We left the beans to ferment in a shallow tray for about a week depending on the weather (Step 3). The beans were stirred and mixed every day to ensure an even fermenting process was taking place. After a week the cocoa beans no longer had the fleshy outer and were now a hard brown bean. These are then spread out onto a covered netting for them to fully dry in the heat of the day (Step 4). Again it was our job as volunteers to rake and move the beans a few times during the day to help with the drying process. Then these were placed onto matting in direct sunlight for the final drying stage (Step 5). There were a few panic moments when the tropical rain came in and we all had to rush to save the drying beans.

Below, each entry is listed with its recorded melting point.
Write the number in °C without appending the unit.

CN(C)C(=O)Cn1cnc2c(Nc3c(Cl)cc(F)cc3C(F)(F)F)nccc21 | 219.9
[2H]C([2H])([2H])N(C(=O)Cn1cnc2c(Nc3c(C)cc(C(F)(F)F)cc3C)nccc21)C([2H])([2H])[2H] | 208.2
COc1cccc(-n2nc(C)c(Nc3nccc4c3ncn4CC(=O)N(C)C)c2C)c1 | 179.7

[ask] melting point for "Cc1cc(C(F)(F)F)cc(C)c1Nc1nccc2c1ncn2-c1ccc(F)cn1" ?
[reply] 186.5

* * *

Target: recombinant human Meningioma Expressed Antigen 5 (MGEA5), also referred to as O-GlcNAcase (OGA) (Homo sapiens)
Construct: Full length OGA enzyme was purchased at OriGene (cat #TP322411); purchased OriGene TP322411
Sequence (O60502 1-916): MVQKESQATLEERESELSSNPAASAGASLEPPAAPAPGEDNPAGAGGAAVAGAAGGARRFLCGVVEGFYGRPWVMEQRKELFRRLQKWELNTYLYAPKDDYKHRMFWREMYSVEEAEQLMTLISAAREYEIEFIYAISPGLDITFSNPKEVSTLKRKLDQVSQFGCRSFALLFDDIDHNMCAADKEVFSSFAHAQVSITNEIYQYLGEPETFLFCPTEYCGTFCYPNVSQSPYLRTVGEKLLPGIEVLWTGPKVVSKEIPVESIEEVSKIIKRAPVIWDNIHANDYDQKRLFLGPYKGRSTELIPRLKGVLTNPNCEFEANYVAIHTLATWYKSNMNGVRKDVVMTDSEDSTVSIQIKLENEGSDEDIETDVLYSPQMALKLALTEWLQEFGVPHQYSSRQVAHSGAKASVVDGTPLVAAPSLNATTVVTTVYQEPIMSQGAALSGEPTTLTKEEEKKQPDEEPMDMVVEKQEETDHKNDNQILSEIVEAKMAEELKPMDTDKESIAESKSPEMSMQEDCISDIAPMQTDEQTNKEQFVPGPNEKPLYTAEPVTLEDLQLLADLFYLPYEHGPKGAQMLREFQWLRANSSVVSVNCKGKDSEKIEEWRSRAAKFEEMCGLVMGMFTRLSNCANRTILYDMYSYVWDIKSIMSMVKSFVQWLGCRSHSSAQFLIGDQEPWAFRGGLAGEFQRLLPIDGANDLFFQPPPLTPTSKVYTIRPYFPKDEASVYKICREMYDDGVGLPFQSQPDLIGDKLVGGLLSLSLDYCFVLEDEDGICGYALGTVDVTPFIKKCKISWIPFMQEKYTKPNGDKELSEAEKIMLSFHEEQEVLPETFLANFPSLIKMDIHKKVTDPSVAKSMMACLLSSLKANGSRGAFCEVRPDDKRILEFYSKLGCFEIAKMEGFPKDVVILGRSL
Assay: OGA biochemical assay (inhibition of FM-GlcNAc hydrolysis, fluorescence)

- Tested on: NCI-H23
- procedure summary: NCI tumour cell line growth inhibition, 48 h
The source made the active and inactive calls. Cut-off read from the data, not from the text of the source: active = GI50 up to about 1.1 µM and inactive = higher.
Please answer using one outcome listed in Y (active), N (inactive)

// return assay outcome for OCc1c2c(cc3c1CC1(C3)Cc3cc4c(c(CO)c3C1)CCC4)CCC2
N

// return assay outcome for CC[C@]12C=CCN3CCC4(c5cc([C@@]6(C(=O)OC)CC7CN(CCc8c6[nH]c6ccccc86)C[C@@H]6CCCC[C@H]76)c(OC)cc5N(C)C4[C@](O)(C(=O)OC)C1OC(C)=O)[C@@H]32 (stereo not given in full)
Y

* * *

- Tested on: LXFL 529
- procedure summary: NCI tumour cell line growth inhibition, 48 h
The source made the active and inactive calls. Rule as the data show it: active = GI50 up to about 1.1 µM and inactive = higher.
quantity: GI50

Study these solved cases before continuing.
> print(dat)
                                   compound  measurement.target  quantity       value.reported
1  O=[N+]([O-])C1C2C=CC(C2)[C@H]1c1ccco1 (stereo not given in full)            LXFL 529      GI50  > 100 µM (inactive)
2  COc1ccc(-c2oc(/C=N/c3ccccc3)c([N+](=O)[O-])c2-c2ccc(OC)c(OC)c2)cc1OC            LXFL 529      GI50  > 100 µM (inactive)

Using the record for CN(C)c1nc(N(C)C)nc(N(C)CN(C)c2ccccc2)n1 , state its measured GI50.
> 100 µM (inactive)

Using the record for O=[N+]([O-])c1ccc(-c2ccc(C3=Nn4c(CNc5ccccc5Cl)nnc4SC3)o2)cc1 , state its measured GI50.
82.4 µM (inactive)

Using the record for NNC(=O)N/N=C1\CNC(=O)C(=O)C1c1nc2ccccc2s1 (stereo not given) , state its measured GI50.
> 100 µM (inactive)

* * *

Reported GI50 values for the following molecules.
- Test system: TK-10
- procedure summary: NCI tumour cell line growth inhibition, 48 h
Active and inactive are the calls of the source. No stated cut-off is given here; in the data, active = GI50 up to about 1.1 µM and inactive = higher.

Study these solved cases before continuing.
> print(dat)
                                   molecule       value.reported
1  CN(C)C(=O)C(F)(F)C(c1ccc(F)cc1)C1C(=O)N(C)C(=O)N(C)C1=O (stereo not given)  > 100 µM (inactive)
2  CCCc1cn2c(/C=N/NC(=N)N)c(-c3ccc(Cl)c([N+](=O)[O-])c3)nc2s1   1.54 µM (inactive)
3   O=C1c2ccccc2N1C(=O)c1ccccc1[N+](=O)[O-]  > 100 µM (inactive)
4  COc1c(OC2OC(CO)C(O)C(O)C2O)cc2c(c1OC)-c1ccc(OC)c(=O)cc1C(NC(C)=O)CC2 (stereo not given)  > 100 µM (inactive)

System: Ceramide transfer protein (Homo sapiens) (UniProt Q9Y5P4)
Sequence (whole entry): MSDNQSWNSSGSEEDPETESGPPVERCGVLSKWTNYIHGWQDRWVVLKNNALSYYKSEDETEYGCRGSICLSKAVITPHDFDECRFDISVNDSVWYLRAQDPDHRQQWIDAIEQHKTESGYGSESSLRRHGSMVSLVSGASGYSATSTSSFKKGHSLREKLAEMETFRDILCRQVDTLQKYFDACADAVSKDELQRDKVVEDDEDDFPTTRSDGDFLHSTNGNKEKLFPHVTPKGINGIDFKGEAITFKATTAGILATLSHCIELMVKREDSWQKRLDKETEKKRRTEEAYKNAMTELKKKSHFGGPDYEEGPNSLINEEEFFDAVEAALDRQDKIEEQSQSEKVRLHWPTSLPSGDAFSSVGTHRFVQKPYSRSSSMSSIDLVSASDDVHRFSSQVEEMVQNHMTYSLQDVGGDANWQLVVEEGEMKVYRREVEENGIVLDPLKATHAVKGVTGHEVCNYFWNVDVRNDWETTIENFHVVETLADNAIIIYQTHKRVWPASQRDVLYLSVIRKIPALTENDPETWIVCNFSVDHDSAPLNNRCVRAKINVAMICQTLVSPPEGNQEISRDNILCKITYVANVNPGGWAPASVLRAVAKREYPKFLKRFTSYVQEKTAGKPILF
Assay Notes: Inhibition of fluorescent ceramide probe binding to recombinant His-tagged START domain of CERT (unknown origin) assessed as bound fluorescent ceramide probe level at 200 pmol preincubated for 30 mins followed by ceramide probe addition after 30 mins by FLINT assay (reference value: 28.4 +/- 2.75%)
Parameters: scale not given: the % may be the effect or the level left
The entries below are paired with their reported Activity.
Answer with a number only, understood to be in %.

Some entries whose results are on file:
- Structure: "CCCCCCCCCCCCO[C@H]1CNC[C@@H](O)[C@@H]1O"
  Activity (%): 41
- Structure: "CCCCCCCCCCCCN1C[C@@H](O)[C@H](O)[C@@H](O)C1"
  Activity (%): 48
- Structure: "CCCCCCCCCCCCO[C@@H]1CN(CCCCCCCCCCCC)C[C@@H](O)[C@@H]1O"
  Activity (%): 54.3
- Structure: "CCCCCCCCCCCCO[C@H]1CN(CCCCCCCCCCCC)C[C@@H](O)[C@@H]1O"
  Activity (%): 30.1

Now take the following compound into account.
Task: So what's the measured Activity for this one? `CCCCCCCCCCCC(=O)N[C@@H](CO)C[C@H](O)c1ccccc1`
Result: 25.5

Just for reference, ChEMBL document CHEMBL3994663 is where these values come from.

Often, once the beans were dry, they were bagged and shipped for larger companies to continue the process of turning the beans into chocolate. But lucky for us La Iguanas also kept some beans back to carry on the process as they sell chocolate to locals, which is much more profitable for them. The first thing that we needed to do with all the beans was to roast them. The beans were wet first, to get the shell damp, but not too much so the beans stayed dry. Then they were placed in a large open pan that sat over an oil drum with a wood fire inside. It took about half an hour for the beans to roast and they required continuous stirring (Step 6). When the beans began to pop they were ready. The warm beans were then taken to a different area of the farm for shelling. Large companies have efficient machines for this process but La Iguanas used the traditional process of shelling by hand. So all volunteers helped with this process and every single bean was individually shelled, discarding the husks to one side and keeping the bean (Step 7).